I know you must love your horse. If you're like me, you're probably a little addicted to horses. But does your horse love you? How can you tell?
"It was 7:30 on a bright, crisp May morning. I didn't sleep well the previous night because all I could think about was the adventure my horse and I were about to undertake. As I stepped outside my little rented cabin on the hillside, I felt the new sun shining brightly through the thin, seven thousand foot plus elevated atmosphere. My cabin was positioned nearly a quarter mile away from my horse, but I could see him from where I stood. He was a small white Arabian gelding, made even smaller by the distance that stood between us. He looked like a toy horse from where I stood. When he saw me, he came to life, like the toy horse in the old "Indian in the Cupboard" story. He whinnied in my direction, even though I was a great distance from him.
To be honest, I didn't know he was calling out to me, for nearly a week. I thought he was just calling out in general. It wasn't until I talked to a friend several days later about him, that I was told he does that every single time I step out of my cabin. When she told me that, I started to pay attention and sure enough, he called every single day. He would nicker, every time I approached. He would watch as I walked down the isle to his stall and be waiting at the gate. I loved it. He made me feel, wanted. He made me feel like I was a good leader. I felt he truly loved me."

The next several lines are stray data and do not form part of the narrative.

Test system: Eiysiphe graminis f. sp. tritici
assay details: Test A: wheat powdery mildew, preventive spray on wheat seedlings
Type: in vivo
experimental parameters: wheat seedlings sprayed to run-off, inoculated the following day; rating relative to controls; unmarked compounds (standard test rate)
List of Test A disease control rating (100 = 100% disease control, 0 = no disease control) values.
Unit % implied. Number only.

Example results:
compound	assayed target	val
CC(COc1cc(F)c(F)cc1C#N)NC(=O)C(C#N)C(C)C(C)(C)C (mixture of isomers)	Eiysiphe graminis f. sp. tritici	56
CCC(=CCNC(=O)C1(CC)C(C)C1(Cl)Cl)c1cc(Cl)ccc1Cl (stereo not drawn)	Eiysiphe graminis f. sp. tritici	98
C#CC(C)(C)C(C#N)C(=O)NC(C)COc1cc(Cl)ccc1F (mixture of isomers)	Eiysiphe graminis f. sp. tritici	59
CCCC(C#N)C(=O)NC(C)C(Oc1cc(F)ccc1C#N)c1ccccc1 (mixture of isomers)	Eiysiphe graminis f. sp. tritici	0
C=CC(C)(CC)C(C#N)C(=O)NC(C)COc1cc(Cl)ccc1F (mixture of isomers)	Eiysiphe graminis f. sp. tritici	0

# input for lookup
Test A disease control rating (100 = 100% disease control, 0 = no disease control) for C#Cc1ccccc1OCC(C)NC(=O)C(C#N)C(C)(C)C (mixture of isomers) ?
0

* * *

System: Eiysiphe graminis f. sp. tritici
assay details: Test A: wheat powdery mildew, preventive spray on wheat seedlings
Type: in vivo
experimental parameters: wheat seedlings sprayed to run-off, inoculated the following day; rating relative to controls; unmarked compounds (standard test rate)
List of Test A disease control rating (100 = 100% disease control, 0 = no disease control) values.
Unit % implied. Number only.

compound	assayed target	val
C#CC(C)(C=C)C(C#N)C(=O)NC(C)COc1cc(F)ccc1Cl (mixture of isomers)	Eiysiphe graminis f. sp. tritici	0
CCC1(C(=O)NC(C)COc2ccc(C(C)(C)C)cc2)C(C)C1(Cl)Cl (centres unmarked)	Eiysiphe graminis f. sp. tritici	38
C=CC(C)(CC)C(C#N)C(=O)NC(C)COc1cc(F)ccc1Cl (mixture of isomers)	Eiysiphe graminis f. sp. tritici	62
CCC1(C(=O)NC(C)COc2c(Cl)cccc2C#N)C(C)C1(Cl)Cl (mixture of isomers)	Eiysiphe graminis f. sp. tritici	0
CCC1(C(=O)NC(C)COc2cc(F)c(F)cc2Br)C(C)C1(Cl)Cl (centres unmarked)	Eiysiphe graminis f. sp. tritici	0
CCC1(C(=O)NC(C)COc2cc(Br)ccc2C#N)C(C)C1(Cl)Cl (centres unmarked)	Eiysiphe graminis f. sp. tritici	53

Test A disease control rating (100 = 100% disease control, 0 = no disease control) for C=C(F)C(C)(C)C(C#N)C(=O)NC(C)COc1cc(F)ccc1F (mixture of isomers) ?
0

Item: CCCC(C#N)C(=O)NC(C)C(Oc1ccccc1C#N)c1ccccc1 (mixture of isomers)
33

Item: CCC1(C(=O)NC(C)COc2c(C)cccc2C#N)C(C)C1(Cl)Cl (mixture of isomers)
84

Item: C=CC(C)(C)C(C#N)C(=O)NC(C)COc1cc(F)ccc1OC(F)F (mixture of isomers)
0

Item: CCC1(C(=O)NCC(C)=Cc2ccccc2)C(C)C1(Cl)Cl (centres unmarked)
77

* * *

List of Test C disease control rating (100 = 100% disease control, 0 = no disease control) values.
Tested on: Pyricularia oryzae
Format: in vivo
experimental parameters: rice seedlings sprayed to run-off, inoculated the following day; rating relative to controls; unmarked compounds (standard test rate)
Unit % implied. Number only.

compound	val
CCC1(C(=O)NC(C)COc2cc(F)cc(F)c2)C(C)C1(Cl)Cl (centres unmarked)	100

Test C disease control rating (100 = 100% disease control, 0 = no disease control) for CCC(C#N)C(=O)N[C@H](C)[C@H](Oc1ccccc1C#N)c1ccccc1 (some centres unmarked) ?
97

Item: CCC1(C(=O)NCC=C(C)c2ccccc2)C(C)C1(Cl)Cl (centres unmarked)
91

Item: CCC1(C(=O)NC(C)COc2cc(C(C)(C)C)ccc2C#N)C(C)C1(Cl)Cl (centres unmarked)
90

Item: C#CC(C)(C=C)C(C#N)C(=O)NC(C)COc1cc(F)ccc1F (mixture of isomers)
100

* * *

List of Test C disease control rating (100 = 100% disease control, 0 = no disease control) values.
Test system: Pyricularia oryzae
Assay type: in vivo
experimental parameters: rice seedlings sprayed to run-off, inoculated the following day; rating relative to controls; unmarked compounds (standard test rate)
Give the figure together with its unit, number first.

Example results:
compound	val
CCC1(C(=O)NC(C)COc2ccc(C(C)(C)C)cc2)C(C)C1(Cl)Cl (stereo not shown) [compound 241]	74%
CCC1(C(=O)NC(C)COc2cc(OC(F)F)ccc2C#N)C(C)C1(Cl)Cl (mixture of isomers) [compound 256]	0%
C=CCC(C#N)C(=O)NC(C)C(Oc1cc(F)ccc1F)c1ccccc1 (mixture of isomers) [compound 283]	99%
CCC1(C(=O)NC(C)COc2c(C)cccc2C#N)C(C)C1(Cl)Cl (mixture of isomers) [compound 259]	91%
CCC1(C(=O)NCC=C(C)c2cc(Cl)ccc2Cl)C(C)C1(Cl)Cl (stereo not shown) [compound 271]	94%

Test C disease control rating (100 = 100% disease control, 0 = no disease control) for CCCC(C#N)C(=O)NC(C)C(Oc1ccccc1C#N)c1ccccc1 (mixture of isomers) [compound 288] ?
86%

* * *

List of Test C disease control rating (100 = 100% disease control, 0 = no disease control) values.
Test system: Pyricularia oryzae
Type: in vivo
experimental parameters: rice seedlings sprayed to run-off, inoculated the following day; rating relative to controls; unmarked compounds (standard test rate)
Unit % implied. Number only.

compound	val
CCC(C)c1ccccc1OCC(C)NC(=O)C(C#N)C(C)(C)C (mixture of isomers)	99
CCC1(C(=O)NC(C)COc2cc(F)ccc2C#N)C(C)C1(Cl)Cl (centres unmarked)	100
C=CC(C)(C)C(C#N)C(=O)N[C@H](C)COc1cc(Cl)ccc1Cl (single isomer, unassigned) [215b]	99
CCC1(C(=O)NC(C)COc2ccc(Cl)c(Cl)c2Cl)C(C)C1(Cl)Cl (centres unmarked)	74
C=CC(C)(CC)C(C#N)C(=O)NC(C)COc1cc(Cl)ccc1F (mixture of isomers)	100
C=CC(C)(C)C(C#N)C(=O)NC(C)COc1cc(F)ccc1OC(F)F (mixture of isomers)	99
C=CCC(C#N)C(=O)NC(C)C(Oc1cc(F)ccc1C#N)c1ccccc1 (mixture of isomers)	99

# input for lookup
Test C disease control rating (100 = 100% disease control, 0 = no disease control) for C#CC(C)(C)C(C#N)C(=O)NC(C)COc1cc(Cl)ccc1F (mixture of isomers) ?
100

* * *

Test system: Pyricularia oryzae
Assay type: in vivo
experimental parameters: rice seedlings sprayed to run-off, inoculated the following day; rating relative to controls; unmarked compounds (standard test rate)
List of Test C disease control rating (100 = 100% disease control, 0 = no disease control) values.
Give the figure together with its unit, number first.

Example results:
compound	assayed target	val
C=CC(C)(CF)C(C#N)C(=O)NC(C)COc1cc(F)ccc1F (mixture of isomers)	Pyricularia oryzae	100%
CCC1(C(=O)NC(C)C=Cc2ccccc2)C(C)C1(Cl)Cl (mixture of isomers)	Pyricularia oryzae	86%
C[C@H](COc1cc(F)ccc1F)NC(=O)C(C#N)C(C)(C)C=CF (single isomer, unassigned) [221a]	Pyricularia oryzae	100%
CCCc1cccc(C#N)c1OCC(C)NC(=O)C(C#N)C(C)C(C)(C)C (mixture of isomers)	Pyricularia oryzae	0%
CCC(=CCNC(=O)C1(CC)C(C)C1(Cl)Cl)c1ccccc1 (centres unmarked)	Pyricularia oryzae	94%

That was the first time I had ever felt that deep connection with a horse. He and I could do anything together. I mean anything. From that time forward, I decided I wanted to have that relationship with every horse I owned. I wanted the same thing for every student I interacted with as a professional.
As time passed, however, I realized that many people shared the same kind of relationship, except they couldn't do anything progressive. Their relationship was limited to mediocre activities. I mean, that many people get to a point where their horse will meet them at the gate, or call to them when the door opens, but if they ride for three days in a row, their horse starts to ignore them. In other words, their horse loves them unless they do something challenging.
So I started asking myself the question: "How do I get people to make progress without screwing up the relationship?"
But before I answer this question I've contemplated for most of my horse career. I wonder if you could answer the question for yourself. Ask yourself... "How can I be progressive, try new things, take on new challenges, and... keep a true bond with my horse?"
Can you think of the answer?
Comment below and tell me how you would do that!